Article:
History records that the bib-front shirt (aka the cowboy bib shirt), contrary to popular belief, didn’t actually originate with the cowboy on the Western frontier or as the shirt issued to horse soldiers of the U.S. Cavalry, but was a garment designed for early 19th century firefighters both in the U.S. and abroad. Designed to withstand the rigors of early firefighting, where equipment was drawn by huge teams of horses and fires were essentially fought by hand, the pullover, dual-layered, bib-fronted shirt was found to not only meet the need for a rugged, long-wearing upper garment, but also look quite smart and stylish to boot.

Later, this style of shirt made its appearance as part of the military garb worn by cavalry regiments during the U.S. Civil War and, with that conflict’s conclusion, made its way west on the backs of former soldiers seeking fame and fortune in the vast yet sparsely inhabited frontier. From there, the bib-fronted shirt became popular with the American cowboy for, like the rest of his Western uniform, he wore and carried little that wasn’t of immediate use to him and only items of such quality and construction that they could withstand the harshness of daily cowboy use since he spent so much of his time on horseback. And thanks to the newfangled sewing machine, a mid-19th century invention of Isaac Singer, clothing that was once totally handmade and hand-sewn could now be mass produced in factories and purchased off the shelf at the local dry goods store. This contributed immensely to the popularity and availability of the more intricately sewn bib-fronted shirt…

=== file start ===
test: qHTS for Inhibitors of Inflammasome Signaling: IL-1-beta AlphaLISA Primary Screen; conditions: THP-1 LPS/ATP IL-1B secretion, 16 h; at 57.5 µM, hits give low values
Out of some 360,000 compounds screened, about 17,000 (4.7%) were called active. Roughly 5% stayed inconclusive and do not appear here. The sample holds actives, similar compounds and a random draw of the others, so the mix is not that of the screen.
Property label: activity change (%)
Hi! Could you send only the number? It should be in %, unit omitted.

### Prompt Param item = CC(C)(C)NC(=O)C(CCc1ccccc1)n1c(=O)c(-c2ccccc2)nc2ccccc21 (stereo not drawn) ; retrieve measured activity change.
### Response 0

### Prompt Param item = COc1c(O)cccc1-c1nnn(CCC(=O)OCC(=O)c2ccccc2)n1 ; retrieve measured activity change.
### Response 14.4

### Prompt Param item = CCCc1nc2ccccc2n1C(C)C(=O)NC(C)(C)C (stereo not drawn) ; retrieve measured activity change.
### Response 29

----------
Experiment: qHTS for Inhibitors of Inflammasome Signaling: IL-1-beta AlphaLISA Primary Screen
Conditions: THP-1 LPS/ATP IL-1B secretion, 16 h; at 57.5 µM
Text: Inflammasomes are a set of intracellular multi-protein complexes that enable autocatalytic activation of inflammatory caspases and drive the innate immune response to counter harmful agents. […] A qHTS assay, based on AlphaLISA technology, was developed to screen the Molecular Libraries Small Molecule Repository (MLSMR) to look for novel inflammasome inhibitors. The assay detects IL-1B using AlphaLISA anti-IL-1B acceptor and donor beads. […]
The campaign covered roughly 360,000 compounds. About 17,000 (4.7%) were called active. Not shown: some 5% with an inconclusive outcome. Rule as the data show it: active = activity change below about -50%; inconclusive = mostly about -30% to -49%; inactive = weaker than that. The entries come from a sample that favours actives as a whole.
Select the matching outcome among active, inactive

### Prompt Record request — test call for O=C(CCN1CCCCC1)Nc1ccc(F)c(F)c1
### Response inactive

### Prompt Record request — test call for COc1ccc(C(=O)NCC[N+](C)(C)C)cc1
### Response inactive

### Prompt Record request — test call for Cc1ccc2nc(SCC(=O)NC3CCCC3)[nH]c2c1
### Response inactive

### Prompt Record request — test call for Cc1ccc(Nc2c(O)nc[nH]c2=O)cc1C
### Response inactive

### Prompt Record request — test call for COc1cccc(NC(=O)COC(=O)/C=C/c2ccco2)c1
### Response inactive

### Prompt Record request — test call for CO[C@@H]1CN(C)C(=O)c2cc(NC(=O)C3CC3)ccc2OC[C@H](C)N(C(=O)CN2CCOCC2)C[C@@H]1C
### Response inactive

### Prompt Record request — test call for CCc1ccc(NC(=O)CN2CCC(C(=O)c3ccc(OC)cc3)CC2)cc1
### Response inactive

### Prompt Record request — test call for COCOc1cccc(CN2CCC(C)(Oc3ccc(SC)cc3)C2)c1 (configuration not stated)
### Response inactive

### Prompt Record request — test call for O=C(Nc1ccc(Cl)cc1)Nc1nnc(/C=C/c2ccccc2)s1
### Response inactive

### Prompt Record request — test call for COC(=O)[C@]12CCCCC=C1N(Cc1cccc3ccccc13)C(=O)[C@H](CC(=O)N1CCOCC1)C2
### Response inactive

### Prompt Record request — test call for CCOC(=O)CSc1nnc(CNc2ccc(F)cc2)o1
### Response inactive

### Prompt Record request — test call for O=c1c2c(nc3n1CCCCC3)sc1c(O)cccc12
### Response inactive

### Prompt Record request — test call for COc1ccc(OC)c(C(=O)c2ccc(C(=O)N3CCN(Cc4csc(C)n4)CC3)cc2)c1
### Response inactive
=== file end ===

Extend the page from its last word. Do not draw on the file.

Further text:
Read more at Guns Of The Old West.

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